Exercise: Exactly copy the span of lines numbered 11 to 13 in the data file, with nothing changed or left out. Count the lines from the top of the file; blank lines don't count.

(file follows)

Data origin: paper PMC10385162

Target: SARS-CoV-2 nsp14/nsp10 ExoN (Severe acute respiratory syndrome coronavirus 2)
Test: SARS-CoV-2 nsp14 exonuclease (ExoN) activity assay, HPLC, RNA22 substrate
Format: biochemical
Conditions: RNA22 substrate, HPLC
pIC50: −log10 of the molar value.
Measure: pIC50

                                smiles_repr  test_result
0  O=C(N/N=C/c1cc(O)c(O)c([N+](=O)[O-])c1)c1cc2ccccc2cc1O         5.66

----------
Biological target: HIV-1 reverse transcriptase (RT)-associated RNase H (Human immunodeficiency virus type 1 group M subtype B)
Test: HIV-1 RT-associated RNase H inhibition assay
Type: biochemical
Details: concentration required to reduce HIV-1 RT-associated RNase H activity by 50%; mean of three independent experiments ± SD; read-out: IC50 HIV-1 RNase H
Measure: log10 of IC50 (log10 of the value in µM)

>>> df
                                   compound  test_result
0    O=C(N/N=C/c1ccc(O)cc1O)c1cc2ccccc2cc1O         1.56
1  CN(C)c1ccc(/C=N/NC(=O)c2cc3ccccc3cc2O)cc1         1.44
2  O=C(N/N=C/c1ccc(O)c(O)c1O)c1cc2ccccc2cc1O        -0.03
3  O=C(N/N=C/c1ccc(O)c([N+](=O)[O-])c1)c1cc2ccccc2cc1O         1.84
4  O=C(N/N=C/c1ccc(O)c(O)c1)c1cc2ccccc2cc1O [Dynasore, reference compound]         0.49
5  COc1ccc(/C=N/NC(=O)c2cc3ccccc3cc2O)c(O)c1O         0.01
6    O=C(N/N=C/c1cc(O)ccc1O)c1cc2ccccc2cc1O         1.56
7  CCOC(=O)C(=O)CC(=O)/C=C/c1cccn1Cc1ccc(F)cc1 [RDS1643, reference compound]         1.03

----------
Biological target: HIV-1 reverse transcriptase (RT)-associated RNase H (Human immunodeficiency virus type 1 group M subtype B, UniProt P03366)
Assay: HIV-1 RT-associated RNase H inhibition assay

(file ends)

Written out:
Biological target: HIV-1 reverse transcriptase (RT)-associated RNase H (Human immunodeficiency virus type 1 group M subtype B)
Test: HIV-1 RT-associated RNase H inhibition assay
Type: biochemical